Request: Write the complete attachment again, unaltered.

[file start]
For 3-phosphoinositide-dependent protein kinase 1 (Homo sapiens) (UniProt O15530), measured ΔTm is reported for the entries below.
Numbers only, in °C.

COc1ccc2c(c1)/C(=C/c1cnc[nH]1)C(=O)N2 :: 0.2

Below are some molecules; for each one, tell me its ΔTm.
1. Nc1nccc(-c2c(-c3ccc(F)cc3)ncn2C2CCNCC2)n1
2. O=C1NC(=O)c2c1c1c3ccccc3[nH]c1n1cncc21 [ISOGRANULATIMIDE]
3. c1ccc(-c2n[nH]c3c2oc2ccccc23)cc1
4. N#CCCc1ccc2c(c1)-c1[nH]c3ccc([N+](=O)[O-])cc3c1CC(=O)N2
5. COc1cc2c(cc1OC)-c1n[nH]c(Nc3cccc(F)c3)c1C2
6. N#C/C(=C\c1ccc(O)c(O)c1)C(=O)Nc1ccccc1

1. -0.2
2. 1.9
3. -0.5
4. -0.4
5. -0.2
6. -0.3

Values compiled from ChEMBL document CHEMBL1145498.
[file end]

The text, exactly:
For 3-phosphoinositide-dependent protein kinase 1 (Homo sapiens) (UniProt O15530), measured ΔTm is reported for the entries below.
Numbers only, in °C.

COc1ccc2c(c1)/C(=C/c1cnc[nH]1)C(=O)N2 :: 0.2

Below are some molecules; for each one, tell me its ΔTm.
1. Nc1nccc(-c2c(-c3ccc(F)cc3)ncn2C2CCNCC2)n1
2. O=C1NC(=O)c2c1c1c3ccccc3[nH]c1n1cncc21 [ISOGRANULATIMIDE]
3. c1ccc(-c2n[nH]c3c2oc2ccccc23)cc1
4. N#CCCc1ccc2c(c1)-c1[nH]c3ccc([N+](=O)[O-])cc3c1CC(=O)N2
5. COc1cc2c(cc1OC)-c1n[nH]c(Nc3cccc(F)c3)c1C2
6. N#C/C(=C\c1ccc(O)c(O)c1)C(=O)Nc1ccccc1

1. -0.2
2. 1.9
3. -0.5
4. -0.4
5. -0.2
6. -0.3

Values compiled from ChEMBL document CHEMBL1145498.